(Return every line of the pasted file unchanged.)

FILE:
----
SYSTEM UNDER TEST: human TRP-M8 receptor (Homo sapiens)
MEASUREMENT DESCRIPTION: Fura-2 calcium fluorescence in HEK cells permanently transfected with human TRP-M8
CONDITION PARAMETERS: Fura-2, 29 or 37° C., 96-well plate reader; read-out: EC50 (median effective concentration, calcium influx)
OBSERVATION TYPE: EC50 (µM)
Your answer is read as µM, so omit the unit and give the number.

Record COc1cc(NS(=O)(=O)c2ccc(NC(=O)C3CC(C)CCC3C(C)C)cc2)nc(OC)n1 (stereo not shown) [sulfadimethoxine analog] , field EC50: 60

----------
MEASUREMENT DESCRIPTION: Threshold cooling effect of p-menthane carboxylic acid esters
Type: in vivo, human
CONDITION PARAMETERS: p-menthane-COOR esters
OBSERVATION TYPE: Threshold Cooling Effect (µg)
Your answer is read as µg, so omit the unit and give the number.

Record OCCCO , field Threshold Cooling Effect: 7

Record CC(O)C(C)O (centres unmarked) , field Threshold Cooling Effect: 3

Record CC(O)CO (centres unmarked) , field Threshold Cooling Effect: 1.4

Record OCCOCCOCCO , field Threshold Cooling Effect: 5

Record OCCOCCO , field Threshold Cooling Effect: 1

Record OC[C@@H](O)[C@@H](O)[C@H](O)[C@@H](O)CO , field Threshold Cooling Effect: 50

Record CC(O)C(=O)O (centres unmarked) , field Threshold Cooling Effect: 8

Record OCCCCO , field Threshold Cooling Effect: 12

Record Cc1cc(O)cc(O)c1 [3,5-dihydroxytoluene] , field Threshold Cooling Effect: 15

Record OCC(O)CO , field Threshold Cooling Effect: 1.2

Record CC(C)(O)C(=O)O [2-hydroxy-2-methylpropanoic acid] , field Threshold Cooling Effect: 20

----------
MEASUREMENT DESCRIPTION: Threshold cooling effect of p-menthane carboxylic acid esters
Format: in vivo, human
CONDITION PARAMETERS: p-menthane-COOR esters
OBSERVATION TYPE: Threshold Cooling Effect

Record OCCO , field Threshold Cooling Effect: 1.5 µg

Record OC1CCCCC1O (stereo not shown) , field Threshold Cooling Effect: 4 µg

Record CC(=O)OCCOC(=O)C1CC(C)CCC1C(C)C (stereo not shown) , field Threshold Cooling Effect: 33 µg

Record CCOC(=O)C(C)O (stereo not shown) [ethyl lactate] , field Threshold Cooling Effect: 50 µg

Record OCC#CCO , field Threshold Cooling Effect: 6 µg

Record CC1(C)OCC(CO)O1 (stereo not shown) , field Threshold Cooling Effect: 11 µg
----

SYSTEM UNDER TEST: human TRP-M8 receptor (Homo sapiens)
MEASUREMENT DESCRIPTION: Fura-2 calcium fluorescence in HEK cells permanently transfected with human TRP-M8
CONDITION PARAMETERS: Fura-2, 29 or 37° C., 96-well plate reader; read-out: EC50 (median effective concentration, calcium influx)
OBSERVATION TYPE: EC50 (µM)
Your answer is read as µM, so omit the unit and give the number.

Record COc1cc(NS(=O)(=O)c2ccc(NC(=O)C3CC(C)CCC3C(C)C)cc2)nc(OC)n1 (stereo not shown) [sulfadimethoxine analog] , field EC50: 60

----------
MEASUREMENT DESCRIPTION: Threshold cooling effect of p-menthane carboxylic acid esters
Type: in vivo, human
CONDITION PARAMETERS: p-menthane-COOR esters
OBSERVATION TYPE: Threshold Cooling Effect (µg)
Your answer is read as µg, so omit the unit and give the number.

Record OCCCO , field Threshold Cooling Effect: 7

Record CC(O)C(C)O (centres unmarked) , field Threshold Cooling Effect: 3

Record CC(O)CO (centres unmarked) , field Threshold Cooling Effect: 1.4

Record OCCOCCOCCO , field Threshold Cooling Effect: 5

Record OCCOCCO , field Threshold Cooling Effect: 1

Record OC[C@@H](O)[C@@H](O)[C@H](O)[C@@H](O)CO , field Threshold Cooling Effect: 50

Record CC(O)C(=O)O (centres unmarked) , field Threshold Cooling Effect: 8

Record OCCCCO , field Threshold Cooling Effect: 12

Record Cc1cc(O)cc(O)c1 [3,5-dihydroxytoluene] , field Threshold Cooling Effect: 15

Record OCC(O)CO , field Threshold Cooling Effect: 1.2

Record CC(C)(O)C(=O)O [2-hydroxy-2-methylpropanoic acid] , field Threshold Cooling Effect: 20

----------
MEASUREMENT DESCRIPTION: Threshold cooling effect of p-menthane carboxylic acid esters
Format: in vivo, human
CONDITION PARAMETERS: p-menthane-COOR esters
OBSERVATION TYPE: Threshold Cooling Effect

Record OCCO , field Threshold Cooling Effect: 1.5 µg

Record OC1CCCCC1O (stereo not shown) , field Threshold Cooling Effect: 4 µg

Record CC(=O)OCCOC(=O)C1CC(C)CCC1C(C)C (stereo not shown) , field Threshold Cooling Effect: 33 µg

Record CCOC(=O)C(C)O (stereo not shown) [ethyl lactate] , field Threshold Cooling Effect: 50 µg

Record OCC#CCO , field Threshold Cooling Effect: 6 µg

Record CC1(C)OCC(CO)O1 (stereo not shown) , field Threshold Cooling Effect: 11 µg